3. Hi Betta Man,

      I guess it depends on how you view the CPF. If you look at it as solely a retirement nest egg (which is what it is designed to be), then that does not matter too much. But if you're looking at it as a form of investment where you can take out your money to spend, then yes, the problems with not being able to withdraw everything can be uncomfortable to some.

  4. After we have paid up our housing loan, I persuaded my wife to transfer the balance in her OA to SA till it hit the min sum. When she reached 55, after setting aside the min sum, she still has a few hundred thousands in her CPF account!.

    I don't have as much as I used my OA money to top up my parents' retirement accounts, but my parents benefitted from it.

    1. Your wife is lucky to have your wise advice :) hundreds of thousands - I believe that was after the effect of compound interest as well?


    2. I did likewise but in my case my house not fully paid yet. And my wife account ran out of fund to pay Home Protection Scheme. Haha~ Be sure to leave a few hundred in OA account even if one is solely financing the mortgage loan.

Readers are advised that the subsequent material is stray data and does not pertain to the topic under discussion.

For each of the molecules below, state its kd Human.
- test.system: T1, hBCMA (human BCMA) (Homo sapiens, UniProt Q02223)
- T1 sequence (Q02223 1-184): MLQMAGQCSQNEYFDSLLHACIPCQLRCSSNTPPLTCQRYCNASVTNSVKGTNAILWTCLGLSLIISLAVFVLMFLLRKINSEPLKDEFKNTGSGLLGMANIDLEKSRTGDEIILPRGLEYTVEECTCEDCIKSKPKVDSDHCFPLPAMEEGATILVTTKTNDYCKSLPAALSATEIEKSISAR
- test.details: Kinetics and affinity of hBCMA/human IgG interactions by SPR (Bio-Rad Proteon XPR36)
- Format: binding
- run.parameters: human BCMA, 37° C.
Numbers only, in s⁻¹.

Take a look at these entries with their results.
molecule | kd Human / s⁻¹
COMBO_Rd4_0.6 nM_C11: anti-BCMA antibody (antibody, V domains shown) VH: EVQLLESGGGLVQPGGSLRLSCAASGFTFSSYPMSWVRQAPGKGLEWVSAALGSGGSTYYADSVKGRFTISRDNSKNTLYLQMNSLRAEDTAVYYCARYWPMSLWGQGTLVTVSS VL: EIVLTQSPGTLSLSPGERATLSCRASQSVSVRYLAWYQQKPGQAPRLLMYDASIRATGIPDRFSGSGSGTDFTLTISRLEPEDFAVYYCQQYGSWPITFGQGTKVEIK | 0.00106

5. Hi Dawn,

    I am 22 years old now and just started working full time for a few months. Would it be wise for me to transfer $500 every month from my OA to my SA? Not sure what are the pros and cons as i understand that the OA can be used to purchase BTO right? What would be your advice? :)

  6. Thanks for the great article. I am targeting to top-up some cash into my children's SA account. Serving the main purpose for her retirement, just in case she need it in her retirement years. Imagine 55 years of compounded interests.